Many Straight Men Feel Sexually Attracted To Other Men, But Why Can’t They Admit It?

Posted on October 21, 2016 in Cake News, Masculinity

Sexuality is fluid, and no matter how one might identify, experiencing attraction towards the same sex is absolutely valid. Even those who primarily experience heterosexual desire can be attracted to more than just the opposite gender – it really shouldn’t be cause for concern. But unfortunately, because patriarchy gives rise to harmful notions about what’s “masculine” and what’s not, cisgender heterosexual men do not find it easy to admit or even accept the fact they can be attracted to other men (even though it’s completely okay to be). But cisgender heterosexual women, however, find it easier to come clean about experiencing same-sex desire. Why is this so?

On the 18th of October, Twitter user @mentalexotica set out to explore and try to answer this very question, trying to build a conversation around male sexual desire, and the various factors that forbid men from expressing it. In a series of tweets, she made some important points, and received a whole host of interesting and engaging responses from the men on her timeline.

She First Started Off With Some Simple Questions:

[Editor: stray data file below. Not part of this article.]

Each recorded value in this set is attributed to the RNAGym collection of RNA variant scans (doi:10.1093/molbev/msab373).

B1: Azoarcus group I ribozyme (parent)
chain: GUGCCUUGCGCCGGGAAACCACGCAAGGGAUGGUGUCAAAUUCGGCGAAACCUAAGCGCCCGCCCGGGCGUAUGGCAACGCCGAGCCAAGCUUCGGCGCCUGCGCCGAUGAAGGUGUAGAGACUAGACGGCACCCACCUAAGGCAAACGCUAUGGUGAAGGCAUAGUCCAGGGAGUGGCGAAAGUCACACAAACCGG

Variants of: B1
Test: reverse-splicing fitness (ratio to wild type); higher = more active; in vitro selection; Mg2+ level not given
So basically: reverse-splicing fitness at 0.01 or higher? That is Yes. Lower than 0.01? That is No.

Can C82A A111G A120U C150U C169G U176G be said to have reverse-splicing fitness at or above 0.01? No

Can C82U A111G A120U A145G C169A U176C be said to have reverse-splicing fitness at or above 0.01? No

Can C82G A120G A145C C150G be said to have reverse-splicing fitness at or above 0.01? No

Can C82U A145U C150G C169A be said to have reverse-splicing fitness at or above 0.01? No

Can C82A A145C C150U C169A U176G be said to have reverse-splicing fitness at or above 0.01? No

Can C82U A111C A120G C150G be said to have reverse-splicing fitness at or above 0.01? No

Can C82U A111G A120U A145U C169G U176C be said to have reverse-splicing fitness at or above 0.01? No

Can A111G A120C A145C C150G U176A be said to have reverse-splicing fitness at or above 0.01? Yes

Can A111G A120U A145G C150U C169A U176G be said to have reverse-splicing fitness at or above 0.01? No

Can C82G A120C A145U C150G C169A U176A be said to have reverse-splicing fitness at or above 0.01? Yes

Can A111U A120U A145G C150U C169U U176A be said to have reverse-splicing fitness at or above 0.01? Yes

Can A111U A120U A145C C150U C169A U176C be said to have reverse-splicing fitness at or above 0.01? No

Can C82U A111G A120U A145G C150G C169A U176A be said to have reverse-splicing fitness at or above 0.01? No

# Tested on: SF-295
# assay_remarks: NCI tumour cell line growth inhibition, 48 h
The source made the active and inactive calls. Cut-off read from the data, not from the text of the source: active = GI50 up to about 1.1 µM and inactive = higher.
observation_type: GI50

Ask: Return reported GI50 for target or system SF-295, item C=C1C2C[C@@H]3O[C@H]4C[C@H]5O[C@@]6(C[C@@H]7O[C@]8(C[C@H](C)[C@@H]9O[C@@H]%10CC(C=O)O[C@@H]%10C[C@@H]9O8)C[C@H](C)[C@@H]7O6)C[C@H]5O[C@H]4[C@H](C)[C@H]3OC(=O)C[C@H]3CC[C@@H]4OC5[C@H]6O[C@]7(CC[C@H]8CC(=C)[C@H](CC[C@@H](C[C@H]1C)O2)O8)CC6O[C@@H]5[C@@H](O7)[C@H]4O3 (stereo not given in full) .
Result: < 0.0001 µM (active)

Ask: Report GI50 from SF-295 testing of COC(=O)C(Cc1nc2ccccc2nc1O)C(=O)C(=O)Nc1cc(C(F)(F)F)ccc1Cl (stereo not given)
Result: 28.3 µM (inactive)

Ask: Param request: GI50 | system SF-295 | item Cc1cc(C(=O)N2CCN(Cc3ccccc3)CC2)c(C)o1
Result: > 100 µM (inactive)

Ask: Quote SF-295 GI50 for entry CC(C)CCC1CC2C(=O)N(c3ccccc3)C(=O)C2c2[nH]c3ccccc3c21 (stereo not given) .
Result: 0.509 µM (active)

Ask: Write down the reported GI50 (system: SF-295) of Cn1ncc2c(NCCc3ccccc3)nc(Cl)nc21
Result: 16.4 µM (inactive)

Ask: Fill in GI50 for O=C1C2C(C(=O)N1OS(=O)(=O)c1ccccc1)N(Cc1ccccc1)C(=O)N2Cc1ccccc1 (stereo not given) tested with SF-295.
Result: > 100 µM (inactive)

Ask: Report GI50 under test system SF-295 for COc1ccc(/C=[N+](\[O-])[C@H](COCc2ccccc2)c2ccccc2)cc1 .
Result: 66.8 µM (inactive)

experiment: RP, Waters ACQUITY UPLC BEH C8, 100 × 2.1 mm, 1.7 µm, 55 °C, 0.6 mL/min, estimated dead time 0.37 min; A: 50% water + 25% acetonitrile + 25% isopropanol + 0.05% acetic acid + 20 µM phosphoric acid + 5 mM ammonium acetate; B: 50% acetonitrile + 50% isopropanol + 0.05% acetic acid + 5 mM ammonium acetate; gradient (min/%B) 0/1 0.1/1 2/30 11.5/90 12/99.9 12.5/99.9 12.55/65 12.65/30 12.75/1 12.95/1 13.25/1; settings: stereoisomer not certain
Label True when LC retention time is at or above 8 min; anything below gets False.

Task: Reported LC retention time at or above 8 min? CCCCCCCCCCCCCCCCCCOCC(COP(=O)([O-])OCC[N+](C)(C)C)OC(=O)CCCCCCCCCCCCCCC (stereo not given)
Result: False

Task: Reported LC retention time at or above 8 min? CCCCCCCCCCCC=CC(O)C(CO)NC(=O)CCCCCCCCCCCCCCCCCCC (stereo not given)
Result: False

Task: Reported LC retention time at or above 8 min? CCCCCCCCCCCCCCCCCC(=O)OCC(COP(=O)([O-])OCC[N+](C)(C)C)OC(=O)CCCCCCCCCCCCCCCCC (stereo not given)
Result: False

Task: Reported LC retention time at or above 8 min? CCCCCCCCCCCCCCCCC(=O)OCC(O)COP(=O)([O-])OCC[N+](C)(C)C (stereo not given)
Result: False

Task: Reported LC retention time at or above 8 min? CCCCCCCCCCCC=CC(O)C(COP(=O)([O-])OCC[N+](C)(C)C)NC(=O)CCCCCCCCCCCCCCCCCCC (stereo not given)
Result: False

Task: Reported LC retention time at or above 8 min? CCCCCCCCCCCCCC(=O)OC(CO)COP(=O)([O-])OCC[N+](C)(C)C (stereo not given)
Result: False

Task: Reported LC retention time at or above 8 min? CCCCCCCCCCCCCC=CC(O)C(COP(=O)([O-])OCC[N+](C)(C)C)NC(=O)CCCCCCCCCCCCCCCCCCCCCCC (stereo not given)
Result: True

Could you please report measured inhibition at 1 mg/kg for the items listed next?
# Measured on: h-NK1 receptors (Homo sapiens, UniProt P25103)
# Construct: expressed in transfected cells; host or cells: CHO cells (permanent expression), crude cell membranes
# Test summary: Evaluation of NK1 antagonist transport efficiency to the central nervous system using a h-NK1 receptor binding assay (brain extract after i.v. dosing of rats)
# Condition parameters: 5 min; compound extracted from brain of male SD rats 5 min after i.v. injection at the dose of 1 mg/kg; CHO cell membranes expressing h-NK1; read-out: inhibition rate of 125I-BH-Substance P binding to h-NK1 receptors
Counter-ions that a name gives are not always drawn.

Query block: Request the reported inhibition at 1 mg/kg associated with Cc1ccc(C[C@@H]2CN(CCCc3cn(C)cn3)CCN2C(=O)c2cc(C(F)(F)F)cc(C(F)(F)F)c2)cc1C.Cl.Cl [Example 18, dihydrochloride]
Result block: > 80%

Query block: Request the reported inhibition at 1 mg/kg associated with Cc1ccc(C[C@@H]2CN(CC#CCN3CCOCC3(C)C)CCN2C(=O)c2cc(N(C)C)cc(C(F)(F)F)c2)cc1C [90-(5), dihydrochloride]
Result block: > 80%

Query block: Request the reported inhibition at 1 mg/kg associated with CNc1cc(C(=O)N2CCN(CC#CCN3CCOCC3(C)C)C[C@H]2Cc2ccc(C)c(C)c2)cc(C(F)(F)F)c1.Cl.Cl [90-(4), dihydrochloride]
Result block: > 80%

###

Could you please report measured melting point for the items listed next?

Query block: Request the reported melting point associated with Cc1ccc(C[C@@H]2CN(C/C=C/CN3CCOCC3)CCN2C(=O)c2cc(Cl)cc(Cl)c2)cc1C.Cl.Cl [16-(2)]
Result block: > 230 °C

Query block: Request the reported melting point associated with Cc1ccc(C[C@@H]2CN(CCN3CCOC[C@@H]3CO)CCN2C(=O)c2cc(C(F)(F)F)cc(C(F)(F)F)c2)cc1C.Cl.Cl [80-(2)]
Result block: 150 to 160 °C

And Got Some Genuine Responses From Men:

But Some Responses Explored A Different Angle:

Many of these showed that these men were hesitant to explore or verbalize the occasional desire they experience towards other men because of this same fear of breaching the kind of toxic masculinity they have been conditioned to internalize. This kind of a masculinity drives home that heterosexuality is the only form of expressing desire and anything otherwise disturbs the status quo.

By Now, She Was Curious:

…And This Lead Her To Explore Masculinity In Greater Detail:

 She Also Spoke About How Men Recoil From Fellow Male Affection:

And Made An Important Comparison Between Female and Male Same-Sex Relations:

Woman-on-woman love is often fetishized by the (straight) male gaze and seen as erotic. This stems from internalized sexism, and is yet another way of objectifying female bodies and female desire. But man-on-man love, in comparison, is seen as demeaning, is seen as ‘deviant’, because it is seen as a challenge to traditional gender dynamics. This is, indeed, a disturbing double standard.

What came out of this exercise was not just candid confessions from men who were forced to re-evaluate how they view their sexuality, how they deal with same-sex attraction, and how much of that is controlled by patriarchal conditioning. More importantly, it threw up questions about how men see other men, and how these responses can be deeply problematic. This was a dialogue that men in India (a country where notions of masculinity are truly toxic) sorely needed, and it was heartening to see so many men open up. This, indeed, is an important first step towards encouraging Indian men to be more comfortable with expressing emotion and desire.

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